Edison Chen, though a victim himself, is a celebrity who can never be a "role model."
The racy photos of the seemingly calm Chen -- a 27-year-old Cantonese-Canadian actor -- and some of the most sought-after female celebrities in the fame and fortune-obsessed city of Hong Kong have been spread virtually everywhere throughout Chinese-speaking cyberspace for the past few tumultuous weeks.
We know the girls have been disgraced and Chen has apologized amid a tsunami of camera flashes in a packed press conference of more than 300 juice-hungry local and foreign journalists.
But there are some very important but apparently forgotten points that I want to make here. First of all, before the investigators announce whether or not Chen did force or drug the girls to take the photos in sexually suggestive poses, both the girls and Chen are victims. Chen is a victim himself. Legally he's not a victimizer at this point, as the Hong Kong police have not yet completed their probe.
"I have failed as a role model. However I hope that this matter will teach everyone a lesson," said a contrite Chen who refused to take any questions from the media.
But wait a minute, what kind of "role model" has Chen ever been? And what lesson should all of us learn from this brouhaha?
Chen's spoiled-kid, bad-boy, Eminem-like image has secured him numerous endorsement contracts with such international brands as Pepsi, Nike, Levi's and Samsung. Perhaps he's been an effective product endorser and talented musician enjoying a huge teen following in Asia, but a critically acclaimed actor in ultra-competitive Hong Kong? Not really -- he hasn't been that.
Not until this sex scandal broke out and sent shockwaves across the Chinese community did Chen receive instant, overnight international media coverage, thanks largely to CNN, Google and YouTube.
Media reports have suggested that the fact that Chen is from a broken family meant he was raised without proper parenting, which led to a life of sex, drugs and drunk driving, contributing to his brattish persona both on and off screen. The implied message is that such a man can never be a suitable role model for an impressionable teen audience.
No matter if you like Chen or not, many supportive fans consider it a loss now that Chen has announced his indefinite retreat from Hong Kong's glitzy, bling-bling showbiz industry.
"I have decided to do this to give myself an opportunity to heal myself and to search my soul. I will dedicate my time to charity and community work over the next few months," said Chen as he concluded his seven-minute, gingerly worded statement.
Indeed, Asia's Eminem became a victim the moment the sexually graphic images were copied from his computer when he sent it in for repairs.
But while the musical, cinematic up-and-comer can be pleasantly consumed by all of us as a gifted entertainer, he can not be looked up to morally from now on. Let entertainment be entertainment and leave charity work to the professionals and interest groups.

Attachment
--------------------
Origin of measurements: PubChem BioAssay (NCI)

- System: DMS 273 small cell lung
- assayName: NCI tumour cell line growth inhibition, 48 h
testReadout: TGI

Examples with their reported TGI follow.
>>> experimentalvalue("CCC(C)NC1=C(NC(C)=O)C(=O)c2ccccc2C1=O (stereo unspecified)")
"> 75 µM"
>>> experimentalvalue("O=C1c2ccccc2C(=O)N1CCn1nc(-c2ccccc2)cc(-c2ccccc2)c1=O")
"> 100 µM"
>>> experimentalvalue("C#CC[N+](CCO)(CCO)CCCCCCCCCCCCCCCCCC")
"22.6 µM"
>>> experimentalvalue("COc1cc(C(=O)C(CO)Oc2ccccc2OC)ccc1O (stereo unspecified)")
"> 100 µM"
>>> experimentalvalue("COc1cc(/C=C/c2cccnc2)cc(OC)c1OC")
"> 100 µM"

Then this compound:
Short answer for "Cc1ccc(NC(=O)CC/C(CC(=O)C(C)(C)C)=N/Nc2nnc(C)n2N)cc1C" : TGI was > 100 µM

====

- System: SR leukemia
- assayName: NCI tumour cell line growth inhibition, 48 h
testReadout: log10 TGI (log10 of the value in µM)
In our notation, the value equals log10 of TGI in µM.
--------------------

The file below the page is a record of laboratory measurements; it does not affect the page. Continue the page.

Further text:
No matter what indicator you use, Russian President Vladimir Putin is winning in the energy markets. Moscow is milking its oil cash cow, earning hundreds of millions of US dollars every day to bankroll the invasion of Ukraine and buy domestic support for the war. Once European sanctions against Russian crude exports kick in from November, the region’s governments will face some tough choices as the energy crisis starts to bite consumers and companies. Electricity costs for homes and businesses are set to soar from October, as the surge in oil income allows Putin to sacrifice gas revenue and squeeze supplies to
In an August 12 Wall Street Journal report, Chinese sources contend that in their July 28 phone call, United States President Joe Biden was told by Chinese Communist Party (CCP) leader Xi Jinping (習近平) that “he had no intention of going to war with the US” over House of Representatives Speaker Nancy Pelosi’s then upcoming visit to Taiwan. However, there should be global alarm that Xi did use that visit to begin the CCP’s active war against democracy in Taiwan and globally, and that the Biden Administration’s response has been insufficient. To hear CCP officials, People’s Liberation Army (PLA) spokesmen, and a
Much of the foreign policy conversation in the US over the past two weeks has centered on whether US House of Representatives Speaker Nancy Pelosi ought to have visited Taiwan. Her backers pointed out that there was precedent for such a visit — a previous House speaker and US Cabinet members had visited Taiwan — and that it is important for officials to underscore the US’ commitment to Taiwan in the face of increasing Chinese pressure. Critics argued that the trip was ill-timed, because Chinese President Xi Jinping (習近平) would likely feel a need to respond, lest he appear weak
The Chinese People’s Liberation Army (PLA) has restarted military maneuvers around Taiwan in response to the visit of a delegation of US lawmakers led by US Senator Ed Markey, who arrived in Taiwan on Sunday. Having failed to intimidate Taiwanese with its response to US House of Representatives Speaker Nancy Pelosi’s visit earlier this month, Beijing is having another go at it. On Sunday, the PLA deployed 22 warplanes and six warships in areas around Taiwan, with 10 aircraft crossing the Taiwan Strait median line to coincide with the delegation’s arrival. Monday saw a slight increase in aircraft sorties, with the